Birds in the trees, singing like there would never be another sun, a white house by a gravel driveway, dew on the grass, the dogs still sleeping; the world held still the day you were born. Somewhere a child let go of their balloon, and it floated up above the clouds, going to the moon for you. A whale rolled over down under the dark mountains of blue water, and it sang a song meant for you. The stars burned brighter because of you.
There was no moon in the sky that night. The stars drowned in a swamp of black clouds. Cold wind bit the earth, a wind to rip gravestones out of frozen ground. The dogs howled, the creatures of the wild hid themselves. But the whales were still singing, and above the lightning that sliced jagged letters across the dark as you were born, the stars were dancing a dance for you that no one on earth could see.
There were swings and busses and park benches in the sun. She said her numbers, she said please, and she didn’t like the dark. She could sing Puff The Magic Dragon and painted her nails with spaghetti sauce. She had a brother on either side, and one was mean and one was cute but she didn’t like his Elmo doll, and he had a little box of M&Ms for when he went to the potty, and she always wanted to eat them, thought of them all, all, all the time, but when she did eat them, she felt she ought to die. Then she lay awake in the night, and the world was big and terribly dark, and her insides were hot, and an awful sweating weight kept coming over her head, and her eyes stared wide, even when she tried to close them tight, and she prayed to God, please, please forgive me, I’m sorry, I promise I am, please help me go to sleep, until finally, as if a hand had reached down, she was propelled out of bed, flying in scared bare feet along the hall. She stopped outside her mother and father’s door. It was a big door. But when she stood still, the dark sweating feeling began climbing into her chest, and she knocked. And she went in and confessed, and immediately, before the reproof, before the forgiveness, the weight was gone. Gone like the dark goes when you turn on a light, so fast you can’t feel it, and there’s no dark left anywhere.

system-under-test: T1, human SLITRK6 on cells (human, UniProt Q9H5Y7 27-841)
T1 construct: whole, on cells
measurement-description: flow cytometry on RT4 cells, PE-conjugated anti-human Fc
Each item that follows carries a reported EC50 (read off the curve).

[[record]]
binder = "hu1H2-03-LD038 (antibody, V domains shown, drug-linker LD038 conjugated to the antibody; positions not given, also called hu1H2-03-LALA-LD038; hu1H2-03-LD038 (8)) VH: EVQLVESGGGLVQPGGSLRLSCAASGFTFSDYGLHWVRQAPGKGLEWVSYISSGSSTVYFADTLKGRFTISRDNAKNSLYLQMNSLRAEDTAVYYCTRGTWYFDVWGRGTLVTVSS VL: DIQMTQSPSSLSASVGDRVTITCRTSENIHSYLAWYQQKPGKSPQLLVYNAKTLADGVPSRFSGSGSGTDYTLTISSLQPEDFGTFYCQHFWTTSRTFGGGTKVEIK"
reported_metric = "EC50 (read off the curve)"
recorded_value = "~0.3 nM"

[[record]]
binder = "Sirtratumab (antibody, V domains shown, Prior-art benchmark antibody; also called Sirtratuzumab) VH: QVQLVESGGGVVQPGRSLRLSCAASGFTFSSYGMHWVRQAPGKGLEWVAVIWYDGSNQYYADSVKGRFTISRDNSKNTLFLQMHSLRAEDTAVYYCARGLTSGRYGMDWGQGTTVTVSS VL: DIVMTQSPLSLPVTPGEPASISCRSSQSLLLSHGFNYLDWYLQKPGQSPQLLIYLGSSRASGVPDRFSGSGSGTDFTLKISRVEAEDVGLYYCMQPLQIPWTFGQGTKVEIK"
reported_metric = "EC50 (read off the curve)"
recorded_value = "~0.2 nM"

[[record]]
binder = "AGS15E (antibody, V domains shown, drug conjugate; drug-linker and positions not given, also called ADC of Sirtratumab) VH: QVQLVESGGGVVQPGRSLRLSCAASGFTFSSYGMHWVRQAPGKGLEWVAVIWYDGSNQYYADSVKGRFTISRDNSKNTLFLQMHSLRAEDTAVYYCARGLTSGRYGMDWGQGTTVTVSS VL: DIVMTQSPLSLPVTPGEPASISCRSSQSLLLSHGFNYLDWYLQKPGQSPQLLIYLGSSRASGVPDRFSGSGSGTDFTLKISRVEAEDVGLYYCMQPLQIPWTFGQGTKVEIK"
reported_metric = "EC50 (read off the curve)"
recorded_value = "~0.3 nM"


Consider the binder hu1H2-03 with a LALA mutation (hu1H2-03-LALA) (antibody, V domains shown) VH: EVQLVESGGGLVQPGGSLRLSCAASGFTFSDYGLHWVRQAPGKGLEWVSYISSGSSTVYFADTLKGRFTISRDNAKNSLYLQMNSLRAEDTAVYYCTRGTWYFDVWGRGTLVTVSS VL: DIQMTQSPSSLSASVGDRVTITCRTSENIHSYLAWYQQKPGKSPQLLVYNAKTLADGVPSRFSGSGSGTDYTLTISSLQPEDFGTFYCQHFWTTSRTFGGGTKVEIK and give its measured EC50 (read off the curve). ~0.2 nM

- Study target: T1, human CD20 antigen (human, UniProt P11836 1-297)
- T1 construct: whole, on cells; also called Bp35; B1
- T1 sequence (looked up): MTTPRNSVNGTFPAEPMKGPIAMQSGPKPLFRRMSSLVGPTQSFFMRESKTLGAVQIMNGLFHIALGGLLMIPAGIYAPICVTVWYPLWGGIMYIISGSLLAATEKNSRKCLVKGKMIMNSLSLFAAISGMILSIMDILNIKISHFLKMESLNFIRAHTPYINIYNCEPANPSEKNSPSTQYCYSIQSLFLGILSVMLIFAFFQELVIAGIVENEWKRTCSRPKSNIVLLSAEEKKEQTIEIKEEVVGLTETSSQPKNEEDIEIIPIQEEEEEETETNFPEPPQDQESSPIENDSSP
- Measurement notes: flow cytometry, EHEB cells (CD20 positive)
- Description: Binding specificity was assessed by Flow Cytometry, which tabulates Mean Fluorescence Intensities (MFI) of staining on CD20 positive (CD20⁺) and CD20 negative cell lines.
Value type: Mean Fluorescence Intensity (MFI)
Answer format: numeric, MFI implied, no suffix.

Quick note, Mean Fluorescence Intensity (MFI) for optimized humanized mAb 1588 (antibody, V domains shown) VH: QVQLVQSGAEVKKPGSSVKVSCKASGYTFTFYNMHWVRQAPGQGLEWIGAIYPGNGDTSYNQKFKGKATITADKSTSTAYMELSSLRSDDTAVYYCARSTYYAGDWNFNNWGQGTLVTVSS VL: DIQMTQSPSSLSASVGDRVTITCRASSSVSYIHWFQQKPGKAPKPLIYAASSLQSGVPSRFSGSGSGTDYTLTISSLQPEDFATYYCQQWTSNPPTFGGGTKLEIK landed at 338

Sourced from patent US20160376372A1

There were alleys with dirty walls. There was cold and blue tarps and a cinnamon roll with most of the frosting still on. She said no, learned to say no, had to say no, but they said yes anyway. She hadn’t done it, no, but yes she had. They taught her to steal, then hit her when she stole from them. A night when the wind was warm and she saw the stars. She cried because they weren’t ugly. She could lie, and she could run, and once she ran for so long she was lost. There were cars everywhere, their headlights cutting through her, and the smell of food cooked in oil on a stove and a man asking if she was lost and she saying no, no, and running and running until there was nothing left in the world but running and the smell of that greasy food, hanging on her clothes. She sat on the ground in a patch of brown grass beside a dead fountain, and everything hurt even though she hadn’t hurt herself. Then the world was a trap made to catch her, and she put her face on the ground and said help me, but she didn’t know why or who there was to hear. But then she sat up and looked at the fountain and remembered seeing it once before, and beyond it an alley she had slept in, and she knew where she was, and she stood up and danced.